“The environment seems to have improved quite a bit since I left,” I said casually as talk turned to how things had changed over the past two years.
“Improved? Get your eyes checked! That power plant over by the distillery just started up last year, and now there’s twice as much dust as when you left! Ha! Are things improving anywhere these days?”
I glanced at the table and its thin layer of dust and said nothing, but when I saw them off, I could not help asking whether any of them had a key to the house. They looked at each other in surprise and said they most certainly did not. I believed them, because there had been a total of five keys, three of which still worked. When I left two years ago I took all three, and one I had with me now, while the two others were far away in my college dorm room.
After the neighbors left I inspected the windows, all of them tightly sealed with no evidence of break-ins.
The remaining two keys had been carried by my parents. But on that night, they had melted. I will never forget how I found those two misshapen lumps of metal among my parent’s ashes. Those keys, melted and re-solidified, were sitting in my dormitory a thousand kilometers away as mementos of that fantastic energy.
I sat for a while before starting to get together the things that would be stored or taken back with me once the house was rented. I first packed my father’s watercolors, one of the few things in the room that I wanted to save. I took down the ones hanging on the walls first, then got others out of a cabinet and packed as many as I could find into a cardboard box. Then I noticed that there was still one more painting lying on the bottom shelf of the bookcase, face down, which was why I had missed it. When I glanced at it before putting it into the box, it seized my whole attention.
It was a landscape painting of the scenery visible from the door to our home. The surrounding scenery was dull: a few gray four-story walk-ups and several rows of poplars, lifeless from the dust covering them . . . As a third-rate amateur painter my father was lazy. Rarely going out to sketch from the real world, he was content to paint the muddy scenes that surrounded him, but he said that there were no flat colors, only mediocre painters. That was the sort of painter he was, and these flat scenes, which gained another level of woodenness as interpreted through his lifeless copy-brush, actually managed to capture daily life in this dingy northern city. The painting I held in my hand was like so many that were already in the box, with nothing in particular to recommend it.
But I had noticed something: a water tower that was a little more brightly-colored than the old buildings surrounding it, standing tall like a morning glory. Nothing special really, because there was indeed a water tower outside. I looked out the window a towering structure silhouetted against the lights of the city.
Except, the water tower had not been completed until after I went off to college. When I left two years ago, it was half-finished and covered in scaffolding.
I trembled, and the painting slipped out of my hand. A breath of cold air seemed to blow through the house on this midsummer night.
I crammed the painting into the box, closed the lid tightly, and then started packing other things. I tried to focus my attention on the task at hand, but my mind was a needle suspended on a filament, and the box was a strong magnet. With effort, I could redirect the needle, but once I let up, it would swing back in that direction. It was raining. The raindrops tapped softly against the windowpane, but to me the sound seemed to be coming from the box . . . finally, when I could not stand it any longer, I raced to the box, opened it, took out the painting, and carried it to the bathroom, taking care to hold it face down. Then I took out a lighter and lit one corner. When about a third of the painting had burned up, I gave in and flipped it over. The water tower was even more true-to-life than before and seemed to poke out of the surface. I watched as it was consumed by flames, which turned strange, seductive colors as the watercolors burned. I dropped the last bit of the painting into the sink and watched it burn out, and then turned on the faucet and rinsed the ashes down the drain. When I turned off the faucet, my eyes were drawn to something on the edge of the sink that I had not noticed when I washed my face.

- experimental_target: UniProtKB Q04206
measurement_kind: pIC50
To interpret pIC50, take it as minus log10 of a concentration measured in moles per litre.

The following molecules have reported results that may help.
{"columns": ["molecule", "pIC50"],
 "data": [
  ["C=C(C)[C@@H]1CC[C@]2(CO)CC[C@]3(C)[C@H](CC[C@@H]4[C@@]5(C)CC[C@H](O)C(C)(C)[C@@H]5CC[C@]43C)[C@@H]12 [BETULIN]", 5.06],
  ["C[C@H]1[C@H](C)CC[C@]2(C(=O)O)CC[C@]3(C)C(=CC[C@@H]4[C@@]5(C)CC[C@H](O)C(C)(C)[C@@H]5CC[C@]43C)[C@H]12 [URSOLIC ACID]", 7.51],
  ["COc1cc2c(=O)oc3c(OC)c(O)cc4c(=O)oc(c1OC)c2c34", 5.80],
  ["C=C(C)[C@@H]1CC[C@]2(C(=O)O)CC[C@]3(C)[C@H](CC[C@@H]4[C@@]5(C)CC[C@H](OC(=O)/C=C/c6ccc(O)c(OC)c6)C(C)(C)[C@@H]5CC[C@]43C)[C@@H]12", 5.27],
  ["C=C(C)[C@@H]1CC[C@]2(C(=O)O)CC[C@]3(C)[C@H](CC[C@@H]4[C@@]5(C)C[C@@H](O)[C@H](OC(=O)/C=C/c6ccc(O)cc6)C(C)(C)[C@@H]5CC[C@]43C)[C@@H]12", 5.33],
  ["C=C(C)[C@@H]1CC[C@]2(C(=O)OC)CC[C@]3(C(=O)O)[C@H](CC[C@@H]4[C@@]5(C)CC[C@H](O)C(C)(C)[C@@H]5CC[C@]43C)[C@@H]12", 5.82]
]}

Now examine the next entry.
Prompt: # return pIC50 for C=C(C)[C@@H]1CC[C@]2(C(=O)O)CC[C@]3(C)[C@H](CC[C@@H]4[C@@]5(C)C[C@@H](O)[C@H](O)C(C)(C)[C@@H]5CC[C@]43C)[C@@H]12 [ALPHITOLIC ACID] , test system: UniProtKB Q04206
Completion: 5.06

A few strands of hair. Long hair.
They were white hairs, some completely white, so they blended in with the sink, and others half-white, the black portions catching my attention. Definitely not hair that I had left behind two years before. My hair had never been that long, and I had never had any white hair at all. Carefully, I lifted up one long, half-black, half-white strand.
. . . pluck one and seven will grow back . . .
I tossed the hair aside like it burned my hand. As the strand drifted gently downward, it left a trail: a trail made up of the fleeting images of many strands, like a momentary persistence of vision. It did not land beside the sink but fell only partway before vanishing into thin air. I looked back at the other hairs on the sink: they too had vanished without a trace.
I ran my head under the faucet for a long while, and then walked stiffly back to the living room, where I sat down on the sofa and listened to the rain outside. It had turned heavy, a storm without thunder or lightning. Rain pounded on the windows, sounding like a voice, or perhaps many people speaking softly, as if they were trying to remind me of something. As I listened, I started to imagine the meaning of the murmuring, which became more and more real as it was repeated:
“There was lightning that night, there was lightning that night, there was lightning that night, there was lightning that night, there was lightning that night . . .”
Once again I sat in that house until dawn on a stormy night, and once again I numbly left home. I knew I was leaving something behind forever, and I knew I would never return.
Copyright Liu Cixin. By arrangement with the author. Translation copyright 2009 by Joel Martinsen. All rights reserved.